I know that C is the standard programming language for operating system development, but out of curiosity I was wondering what preceded it. What was the main programming language used for operating system development before C?

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    The young age of SO posters is peeking through. Most of C is vintage 1972, while (as mentioned below) CP/M is 1973, Ada is 1977, MS-DOS is 1981, Mac is 1984, Amiga is 1985, etc.
    – joe snyder
    Aug 28 '10 at 5:16
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    However, competitive development on pre-1990's PC's required assembly-language programming, as features were limited by memory and cycles back then, not maintainability and QA. Aug 28 '10 at 6:02
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    @Potatoswatter: There're two ways to read the OP's question: "What was the main language used for O/S development before C was used for Unix in 1969?" or "What was the main language used for O/S development before micros tended to use C?". Older posters will assume the former, younger posters will assume the latter.
    – joe snyder
    Aug 28 '10 at 6:21
  • @Joe: I'm 25, but I'm a history buff ;v) so I answered in other terms… Aug 28 '10 at 6:26
  • @joe snyder Micros? What's that? :D Aug 28 '10 at 22:09

There were a lot of systems before C was used for Unix (1969...). Here's a sparse timeline. Click on each system for details. Most early systems would be implemented in assembler. A notable exception (not listed in the timeline) was the ahead-of-its-time 1961 B5000 with an O/S written in ALGOL.

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    +1 for mentioning the B5000. My first real programming job was for crime and criminal information system targeted at the B5900.
    – JeremyP
    Aug 28 '10 at 11:04

Burroughs was one of the first to use something other than assembler for OS development. They chose a dialect of Algol.

In 1965 Multics(Project MAC, funded by ARPA) design began and PL/I was chosen to develop the OS. In 1969 Multics was opened for use at MIT, but there were frustrations and Bell Labs withdrew from Project MAC. Ken Thompson, Dennis Ritchie, Doug McIlroy, and J. F. Ossanna continued to seek the holy grail and Unics (later Unix) development began.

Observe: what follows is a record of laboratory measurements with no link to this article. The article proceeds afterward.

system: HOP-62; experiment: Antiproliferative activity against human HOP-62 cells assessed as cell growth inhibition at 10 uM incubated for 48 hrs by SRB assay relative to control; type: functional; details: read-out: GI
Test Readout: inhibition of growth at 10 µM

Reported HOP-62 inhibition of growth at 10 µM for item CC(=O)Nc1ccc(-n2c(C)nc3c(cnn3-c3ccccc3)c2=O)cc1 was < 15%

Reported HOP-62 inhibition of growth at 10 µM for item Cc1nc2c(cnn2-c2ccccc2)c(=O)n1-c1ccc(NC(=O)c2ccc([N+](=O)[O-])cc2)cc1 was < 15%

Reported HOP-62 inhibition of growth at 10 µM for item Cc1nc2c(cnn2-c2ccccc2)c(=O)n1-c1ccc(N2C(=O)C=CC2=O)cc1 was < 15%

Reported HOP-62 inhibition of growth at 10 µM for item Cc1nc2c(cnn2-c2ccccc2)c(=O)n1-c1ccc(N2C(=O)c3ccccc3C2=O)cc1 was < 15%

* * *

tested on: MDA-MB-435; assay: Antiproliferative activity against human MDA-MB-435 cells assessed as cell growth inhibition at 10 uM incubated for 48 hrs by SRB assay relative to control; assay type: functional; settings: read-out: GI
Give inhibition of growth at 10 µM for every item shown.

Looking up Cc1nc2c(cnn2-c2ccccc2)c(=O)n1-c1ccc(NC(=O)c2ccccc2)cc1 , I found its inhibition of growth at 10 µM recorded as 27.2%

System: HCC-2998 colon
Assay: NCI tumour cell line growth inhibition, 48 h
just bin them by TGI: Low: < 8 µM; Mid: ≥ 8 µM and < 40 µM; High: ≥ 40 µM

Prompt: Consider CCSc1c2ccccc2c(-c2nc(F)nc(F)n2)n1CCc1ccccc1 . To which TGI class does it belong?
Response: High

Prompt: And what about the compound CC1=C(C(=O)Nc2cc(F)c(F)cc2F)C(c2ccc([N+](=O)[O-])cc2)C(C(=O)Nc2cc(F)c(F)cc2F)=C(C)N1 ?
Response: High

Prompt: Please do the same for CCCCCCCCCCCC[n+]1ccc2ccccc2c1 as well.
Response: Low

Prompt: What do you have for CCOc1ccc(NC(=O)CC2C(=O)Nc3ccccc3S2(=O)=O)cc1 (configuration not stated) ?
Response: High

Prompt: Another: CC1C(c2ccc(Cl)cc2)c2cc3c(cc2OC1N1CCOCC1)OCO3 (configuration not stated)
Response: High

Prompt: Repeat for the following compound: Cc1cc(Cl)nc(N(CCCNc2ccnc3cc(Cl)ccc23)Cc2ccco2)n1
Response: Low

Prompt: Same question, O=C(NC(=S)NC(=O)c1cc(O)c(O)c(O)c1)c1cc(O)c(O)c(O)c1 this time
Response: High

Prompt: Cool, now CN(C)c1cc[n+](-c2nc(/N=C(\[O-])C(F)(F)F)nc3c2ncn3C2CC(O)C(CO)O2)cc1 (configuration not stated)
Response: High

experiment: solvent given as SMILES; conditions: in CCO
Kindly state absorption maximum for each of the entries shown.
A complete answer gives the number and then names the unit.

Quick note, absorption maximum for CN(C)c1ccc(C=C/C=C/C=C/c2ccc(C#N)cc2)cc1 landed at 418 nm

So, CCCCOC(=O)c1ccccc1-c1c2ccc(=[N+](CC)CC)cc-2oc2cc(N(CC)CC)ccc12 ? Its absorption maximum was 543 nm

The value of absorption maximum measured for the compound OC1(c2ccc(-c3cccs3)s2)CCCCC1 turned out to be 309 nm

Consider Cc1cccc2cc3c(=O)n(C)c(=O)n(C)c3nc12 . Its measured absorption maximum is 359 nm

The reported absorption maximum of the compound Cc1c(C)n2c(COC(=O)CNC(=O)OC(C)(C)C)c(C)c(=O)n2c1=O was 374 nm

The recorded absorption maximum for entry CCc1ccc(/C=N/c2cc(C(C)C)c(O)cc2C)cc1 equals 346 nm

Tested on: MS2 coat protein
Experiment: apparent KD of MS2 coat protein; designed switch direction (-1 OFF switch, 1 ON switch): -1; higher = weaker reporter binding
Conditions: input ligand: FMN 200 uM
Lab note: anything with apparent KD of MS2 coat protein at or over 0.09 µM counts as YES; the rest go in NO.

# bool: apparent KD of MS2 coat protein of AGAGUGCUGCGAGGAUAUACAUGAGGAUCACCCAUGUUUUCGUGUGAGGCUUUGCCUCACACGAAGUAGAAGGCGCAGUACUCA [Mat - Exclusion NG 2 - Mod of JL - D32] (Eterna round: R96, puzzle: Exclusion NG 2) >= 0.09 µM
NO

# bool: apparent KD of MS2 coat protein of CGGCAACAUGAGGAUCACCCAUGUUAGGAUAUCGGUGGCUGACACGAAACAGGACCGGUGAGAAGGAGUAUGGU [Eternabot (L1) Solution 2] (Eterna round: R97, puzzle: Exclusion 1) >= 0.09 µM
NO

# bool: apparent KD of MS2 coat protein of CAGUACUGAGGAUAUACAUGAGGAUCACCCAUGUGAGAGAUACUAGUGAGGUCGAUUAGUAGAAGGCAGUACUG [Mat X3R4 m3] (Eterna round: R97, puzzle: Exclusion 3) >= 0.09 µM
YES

Multics History

Multics Failure?

Unix v. Multics

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    At MIT, and later Honeywell, PL/I was often used. I believe that the roman numeral I was used to indicate that this was PL/1, but different.
    – dbasnett
    Nov 19 '13 at 15:26

During the 1970's "Cold War" there was an effort to use the data security and parallel processing features of ALGOL 68 to create Secure/Capability based operating systems:

Cambridge CAP computer - All procedures constituting the operating system were written in ALGOL 68C, although a number of other closely associated protected procedures - such as a paginator - are written in BCPL. c.f. microsoft

Flex machine - The hardware was custom and microprogrammable, with an operating system, (modular) compiler, editor, garbage collector and filing system all written in Algol 68RS. A Linux port of this Algol68RS can be downloaded from compile can be downloaded from Sourceforge:algol68toc.

/* Interestingly portions of DRA's algebraically specified abstract machine Ten15 is still available, also from Sourceforge:TenDRA (for minux). Ten15 serves as DRA's intermediate language for compilers, and evolved to support C and Ada. Apparently an attempt was made to port FreeBSD/Unix using the TenDRA C compiler */